More bang for the buck

Making money grow takes patience, education


Samantha Haney

During Economics and Personal Finance, juniors Hudson Kohler and Ella Manning research stocks as part of a stock market simulation project. For the project, they had to follow a $10,000 budget while teacher Vince DeBlasi gave them advice on what types of stocks to invest in to achieve the highest possible capital gains. The class is designed to help students learn saving and investing strategies and meets the .5 personal finance credit necessary to graduate through the required Missouri Personal Finance Assessment taken during the course.

Daniel Carrillo, Reporter

Learning to manage money is something students like senior Cameron Eltoft have an appreciation for.

“As a kid, when you don’t spend much, you think about where you want your money to go, what you want to do with it and whether you want to put it in savings accounts. But if you just leave money sitting around, it’s naturally losing value,” Eltoft said.

But, even with a required Personal Finance class, most students just put their earnings in a savings account. And that could be costing them.

Money Management

“The issue is that money management is just not taught. The importance of what money is and what [it] can do for you is not learned,” Chief Investment Officer at Undivided Wealth Management Dan Kraus said.

Eltoft said he has learned how important critical thinking and prioritizing is.

“If you break it down, it’s not insanely complicated. You just have to make sure you understand what you’re researching, [then] you’ve just got to do it,” Eltoft said.

Kraus agreed and said students shouldn’t jump right into investments.

“The first step is making sure that you have a plan. Know how much money you’re making and what kind of time period you’re going to need it. You need to ask yourself, ‘What’s the purpose of the investment?’” Kraus said.

Kraus advises students to ask themselves questions before investing, like: How do I manage my money? How do I save money? How do I budget?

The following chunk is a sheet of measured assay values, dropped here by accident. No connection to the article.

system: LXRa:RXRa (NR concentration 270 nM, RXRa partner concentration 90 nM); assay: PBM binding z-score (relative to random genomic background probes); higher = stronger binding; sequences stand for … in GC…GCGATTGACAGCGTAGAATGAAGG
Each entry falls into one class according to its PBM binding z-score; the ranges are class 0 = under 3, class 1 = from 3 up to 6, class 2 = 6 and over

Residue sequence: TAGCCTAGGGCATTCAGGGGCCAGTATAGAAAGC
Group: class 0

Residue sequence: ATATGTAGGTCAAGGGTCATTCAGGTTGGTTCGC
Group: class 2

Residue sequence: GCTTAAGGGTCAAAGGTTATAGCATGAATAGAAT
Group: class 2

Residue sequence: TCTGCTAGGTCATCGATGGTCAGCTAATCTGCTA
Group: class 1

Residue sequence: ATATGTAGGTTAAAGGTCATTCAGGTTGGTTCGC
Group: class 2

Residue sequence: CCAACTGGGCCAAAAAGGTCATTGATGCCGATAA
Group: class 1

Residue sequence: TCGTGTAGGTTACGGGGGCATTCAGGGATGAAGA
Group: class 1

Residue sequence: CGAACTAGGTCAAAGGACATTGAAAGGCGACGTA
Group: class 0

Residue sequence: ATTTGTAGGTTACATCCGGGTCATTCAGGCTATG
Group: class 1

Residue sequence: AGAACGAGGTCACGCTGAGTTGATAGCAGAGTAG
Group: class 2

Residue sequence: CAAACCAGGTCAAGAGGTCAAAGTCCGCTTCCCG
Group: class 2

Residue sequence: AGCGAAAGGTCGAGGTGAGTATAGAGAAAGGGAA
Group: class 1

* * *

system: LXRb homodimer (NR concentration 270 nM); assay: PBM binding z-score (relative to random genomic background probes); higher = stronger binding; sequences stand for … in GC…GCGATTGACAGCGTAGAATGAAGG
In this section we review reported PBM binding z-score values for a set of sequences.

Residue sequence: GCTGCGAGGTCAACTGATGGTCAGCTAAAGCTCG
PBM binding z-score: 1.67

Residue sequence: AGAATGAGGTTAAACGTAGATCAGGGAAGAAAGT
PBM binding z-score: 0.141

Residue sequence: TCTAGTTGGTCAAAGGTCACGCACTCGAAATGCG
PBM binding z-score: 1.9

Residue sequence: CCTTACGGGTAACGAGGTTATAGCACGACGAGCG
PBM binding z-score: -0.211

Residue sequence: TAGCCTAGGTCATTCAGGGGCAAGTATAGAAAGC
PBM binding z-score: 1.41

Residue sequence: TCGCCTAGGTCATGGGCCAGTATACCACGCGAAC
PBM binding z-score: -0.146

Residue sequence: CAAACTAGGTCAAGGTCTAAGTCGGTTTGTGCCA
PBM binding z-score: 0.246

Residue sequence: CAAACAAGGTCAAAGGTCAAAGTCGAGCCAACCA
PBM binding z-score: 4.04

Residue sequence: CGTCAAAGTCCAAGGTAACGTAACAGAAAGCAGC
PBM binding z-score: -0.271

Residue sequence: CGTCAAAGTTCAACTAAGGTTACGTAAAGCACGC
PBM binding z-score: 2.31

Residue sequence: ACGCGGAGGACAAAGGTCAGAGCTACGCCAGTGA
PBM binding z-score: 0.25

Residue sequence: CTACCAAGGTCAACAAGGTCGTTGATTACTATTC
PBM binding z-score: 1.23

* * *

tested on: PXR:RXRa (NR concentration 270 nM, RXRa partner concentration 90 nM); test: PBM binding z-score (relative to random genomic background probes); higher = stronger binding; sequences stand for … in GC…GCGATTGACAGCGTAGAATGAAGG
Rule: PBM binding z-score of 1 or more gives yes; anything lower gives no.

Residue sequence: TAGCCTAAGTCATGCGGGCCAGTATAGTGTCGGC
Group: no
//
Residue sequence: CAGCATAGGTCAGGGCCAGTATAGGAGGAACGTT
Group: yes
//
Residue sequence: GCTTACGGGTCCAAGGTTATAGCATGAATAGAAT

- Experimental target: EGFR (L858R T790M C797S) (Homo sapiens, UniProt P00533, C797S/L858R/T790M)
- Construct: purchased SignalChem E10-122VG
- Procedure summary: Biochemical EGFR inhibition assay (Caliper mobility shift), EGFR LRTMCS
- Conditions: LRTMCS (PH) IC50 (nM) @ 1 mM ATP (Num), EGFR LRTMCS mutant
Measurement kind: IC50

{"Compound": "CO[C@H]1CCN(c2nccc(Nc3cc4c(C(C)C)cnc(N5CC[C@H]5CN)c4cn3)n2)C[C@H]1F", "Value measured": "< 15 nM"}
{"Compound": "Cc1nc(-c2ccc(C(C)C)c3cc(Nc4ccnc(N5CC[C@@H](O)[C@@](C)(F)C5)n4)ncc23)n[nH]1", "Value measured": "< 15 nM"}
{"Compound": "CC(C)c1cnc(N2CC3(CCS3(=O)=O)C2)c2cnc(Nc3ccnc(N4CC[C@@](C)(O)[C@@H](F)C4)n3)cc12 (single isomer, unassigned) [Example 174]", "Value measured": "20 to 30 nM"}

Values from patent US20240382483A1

“I would want [students] to learn good financial management before they learn about investing,” he said.

Kraus and business teacher Holly Green also recommend taking advantage of compound interest.

“Compound interest is your best friend and the younger you start, even if it’s not a ton of money, it will make a huge difference when you’re getting ready to retire,” Green said.

Kraus said the exponential growth with compound interest is very beneficial.

“If I invest $100 and I get a 10% return at the end of one year, I have $110. And if I invest that same amount of money, it’s going to give a 10% return, and the next year I get 10% on that 10%. It starts growing at an exponential rate. That’s why over a long term period, investing works,” Kraus said.

Investment Options

There are many ways students can start investing their money now. Company bonds, cryptocurrency and micromanaging apps are some of the ways to do that.

“[Get] yourself acquainted with what is out there and what’s available. Using some of the investing apps, having your parents help you set up an account, things like that. As you get older and you’re able to open your own account I recommend [learning about] an IRA.” Green said.

Students have also invested their money in the stock market. Though there is a minimum age requirement of 18 years old to invest in stocks, some students like freshman Adit Swami have opened custodial accounts with the help of their parents.

“My dad’s really knowledgeable about stocks so I invest and learn with him. He figures out which company to invest in and why it’s a good time to invest,” Swami said.

Like Swami, junior Matt Monschein also invests in stocks, but he acknowledges it’s not easy.

“It’s a long process because there’s a lot you’ve got to know. But, it’s not that hard. Anybody can learn it as long as they have the right teacher —someone that is really into it,” Monschein said. “Making a lot of money is definitely not an overnight thing. It’s an up-and-down thing and you’ve just got to trust yourself.”

There are also options that allow people to customize the time period they invest for.

“If it’s saving up for something within a fairly short period of time, one to three years, it should be mainly in cash. If it’s something that’s a five to seven year time period, you could start thinking about having stocks in a diversified portfolio. If it’s something out there past seven years, you’re going to start looking at stocks,” Kraus said.

With current technology, students have more opportunities to invest money.

“My generation was not taught investing in high school,” Green said. “For students to have that exposure now is only going to benefit them in the future.”